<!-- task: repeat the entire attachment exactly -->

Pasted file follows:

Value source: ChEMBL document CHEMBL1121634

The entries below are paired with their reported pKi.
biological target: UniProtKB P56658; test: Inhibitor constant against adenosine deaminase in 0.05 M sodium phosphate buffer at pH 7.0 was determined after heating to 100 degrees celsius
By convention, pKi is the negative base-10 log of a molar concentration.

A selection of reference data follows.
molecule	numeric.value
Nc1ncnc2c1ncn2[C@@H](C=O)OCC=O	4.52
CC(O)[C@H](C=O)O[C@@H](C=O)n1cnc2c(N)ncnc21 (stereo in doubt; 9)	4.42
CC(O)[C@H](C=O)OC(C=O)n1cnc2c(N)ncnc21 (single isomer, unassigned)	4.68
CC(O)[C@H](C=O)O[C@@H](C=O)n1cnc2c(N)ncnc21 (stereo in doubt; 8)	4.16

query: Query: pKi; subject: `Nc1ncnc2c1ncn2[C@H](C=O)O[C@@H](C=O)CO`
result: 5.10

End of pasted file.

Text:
Value source: ChEMBL document CHEMBL1121634

The entries below are paired with their reported pKi.
biological target: UniProtKB P56658; test: Inhibitor constant against adenosine deaminase in 0.05 M sodium phosphate buffer at pH 7.0 was determined after heating to 100 degrees celsius
By convention, pKi is the negative base-10 log of a molar concentration.

A selection of reference data follows.
molecule	numeric.value
Nc1ncnc2c1ncn2[C@@H](C=O)OCC=O	4.52
CC(O)[C@H](C=O)O[C@@H](C=O)n1cnc2c(N)ncnc21 (stereo in doubt; 9)	4.42
CC(O)[C@H](C=O)OC(C=O)n1cnc2c(N)ncnc21 (single isomer, unassigned)	4.68
CC(O)[C@H](C=O)O[C@@H](C=O)n1cnc2c(N)ncnc21 (stereo in doubt; 8)	4.16

query: Query: pKi; subject: `Nc1ncnc2c1ncn2[C@H](C=O)O[C@@H](C=O)CO`
result: 5.10